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The Postmortal by Drew Magary

The Postmortal (2011)

by Drew Magary

MembersReviewsPopularityAverage ratingMentions
5195019,506 (3.61)22
  1. 00
    Practical Jean by Trevor Cole (hairball)
    hairball: Not directly related--Postmortal is speculative fiction while Practical Jean is more a comedy of murders--but I think readers of one would enjoy the other.
  2. 00
    2030: The Real Story of What Happens to America by Albert Brooks (hairball)
    hairball: Exploration of similar themes with somewhat similar outcomes. The two are a really obvious pair.

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An interesting book about the cure for aging and all the crap which will happen because of it. ( )
  CSDaley | Mar 28, 2018 |
This is an interesting thought experiment concerning what would happen if humans didn't age. It didn't have the depth I would usually like for this kind of subject and the plot was fairly weak. However, it is an easy read and not un enjoyable.
  ZephyrusW | Feb 14, 2018 |
I liked it and I think it will be a really great book club discussion. I would recommend this to anyone interested in dystopian or post-apocalyptic stories as it seems to have elements of both. ( )
  ylimejane | Feb 7, 2018 |
The concept of not aging and living a very long time appeals to many people but it is a polarizing topic also - do you truly want to be immortal? Are you truly immortal if everyone else is too or is that the new norm?. Postmortal covers both sides of the discussion and creates a very intriguing world where people don't grow old.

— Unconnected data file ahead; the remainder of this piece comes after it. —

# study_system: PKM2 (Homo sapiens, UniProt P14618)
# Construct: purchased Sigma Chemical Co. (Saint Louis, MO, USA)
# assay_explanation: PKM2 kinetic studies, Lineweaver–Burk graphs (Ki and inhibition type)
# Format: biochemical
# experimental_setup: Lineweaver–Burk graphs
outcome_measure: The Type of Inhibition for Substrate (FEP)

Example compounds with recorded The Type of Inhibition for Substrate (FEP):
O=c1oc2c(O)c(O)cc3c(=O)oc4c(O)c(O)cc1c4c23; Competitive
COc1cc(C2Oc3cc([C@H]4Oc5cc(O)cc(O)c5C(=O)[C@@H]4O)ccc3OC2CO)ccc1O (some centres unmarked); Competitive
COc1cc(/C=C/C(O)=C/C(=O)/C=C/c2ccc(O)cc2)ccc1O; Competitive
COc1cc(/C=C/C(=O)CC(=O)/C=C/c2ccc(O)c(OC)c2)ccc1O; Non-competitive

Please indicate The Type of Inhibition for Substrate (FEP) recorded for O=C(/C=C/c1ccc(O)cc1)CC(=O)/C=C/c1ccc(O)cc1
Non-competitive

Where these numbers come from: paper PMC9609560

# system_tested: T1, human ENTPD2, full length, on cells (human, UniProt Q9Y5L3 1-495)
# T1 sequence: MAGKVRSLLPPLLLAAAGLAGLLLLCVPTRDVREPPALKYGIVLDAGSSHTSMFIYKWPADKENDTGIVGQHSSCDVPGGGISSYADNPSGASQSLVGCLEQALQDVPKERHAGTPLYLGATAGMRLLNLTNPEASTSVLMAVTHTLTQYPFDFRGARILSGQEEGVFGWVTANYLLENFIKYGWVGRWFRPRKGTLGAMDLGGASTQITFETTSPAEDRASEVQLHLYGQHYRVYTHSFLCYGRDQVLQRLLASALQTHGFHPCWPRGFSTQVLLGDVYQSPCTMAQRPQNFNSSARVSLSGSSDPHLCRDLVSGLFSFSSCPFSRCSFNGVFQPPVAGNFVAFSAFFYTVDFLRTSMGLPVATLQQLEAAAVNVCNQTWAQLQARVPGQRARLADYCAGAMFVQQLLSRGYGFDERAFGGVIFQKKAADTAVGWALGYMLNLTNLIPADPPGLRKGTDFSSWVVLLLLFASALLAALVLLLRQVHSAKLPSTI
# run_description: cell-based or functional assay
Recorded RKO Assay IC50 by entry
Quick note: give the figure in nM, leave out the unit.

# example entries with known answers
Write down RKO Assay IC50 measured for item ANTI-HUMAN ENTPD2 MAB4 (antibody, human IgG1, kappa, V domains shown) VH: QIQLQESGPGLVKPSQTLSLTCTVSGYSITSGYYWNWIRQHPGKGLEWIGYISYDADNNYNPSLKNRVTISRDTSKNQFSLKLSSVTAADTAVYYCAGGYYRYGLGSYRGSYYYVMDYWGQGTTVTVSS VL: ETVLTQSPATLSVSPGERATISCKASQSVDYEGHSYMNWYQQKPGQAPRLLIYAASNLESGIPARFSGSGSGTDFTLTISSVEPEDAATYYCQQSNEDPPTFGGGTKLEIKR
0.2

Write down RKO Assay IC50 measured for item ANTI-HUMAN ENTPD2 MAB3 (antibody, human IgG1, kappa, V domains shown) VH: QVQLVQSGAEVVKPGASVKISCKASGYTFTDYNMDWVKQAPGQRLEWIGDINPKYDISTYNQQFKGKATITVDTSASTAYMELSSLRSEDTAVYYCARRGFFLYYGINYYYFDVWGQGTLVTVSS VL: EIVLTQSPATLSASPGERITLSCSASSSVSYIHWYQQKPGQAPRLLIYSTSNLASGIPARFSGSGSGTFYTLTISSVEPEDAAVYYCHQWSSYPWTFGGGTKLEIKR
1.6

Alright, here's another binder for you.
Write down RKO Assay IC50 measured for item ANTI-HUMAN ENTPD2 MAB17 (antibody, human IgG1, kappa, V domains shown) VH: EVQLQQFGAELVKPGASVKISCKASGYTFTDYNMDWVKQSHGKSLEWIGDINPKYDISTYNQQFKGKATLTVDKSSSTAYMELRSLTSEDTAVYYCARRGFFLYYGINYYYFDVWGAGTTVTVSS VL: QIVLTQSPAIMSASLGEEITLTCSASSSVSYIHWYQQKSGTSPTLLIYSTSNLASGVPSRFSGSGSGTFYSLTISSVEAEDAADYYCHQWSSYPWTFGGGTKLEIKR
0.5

The first half of the book was very interesting and made me think that it would be a book club book. The second half dissauded me from that - it turned into your typical post apocalyptical type story - too many people, not enough resources, poverty, etc. I finished the book to see how it would turn out but was disappointed in the second half.

The book brings an extremely interesting to light and gives you a lot to think about. Give the book a try and see which side you would stand on. ( )
  mfbarry | Oct 22, 2017 |
Very disappointed in this one. The author relies too heavily on the premise to carry the novel. No interesting characters or character development. Not even a plot really. ( )
  dorie.craig | Jun 22, 2017 |
Showing 1-5 of 50 (next | show all)
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In March 2090, a worker for the Department of Containment named Anton Vyrin was conducting a routine sweep of an abandoned collectivist compound in rural Virginia when he stumbled upon an eighth-generation wireless-enabled projected-screening device (WEPS.8) that was still functional after charging. Stored inside the device's hard drive was a digital library containing sixty years' worth of text files written by a man who went by the screen name John Farrell.
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In a future where a cure for aging is made available worldwide and people can now live forever, a man on the run from the government must dodge evil green people, government euthanasia programs,and a disturbing religious cult.

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Average: (3.61)
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Tantor Media

An edition of this book was published by Tantor Media.

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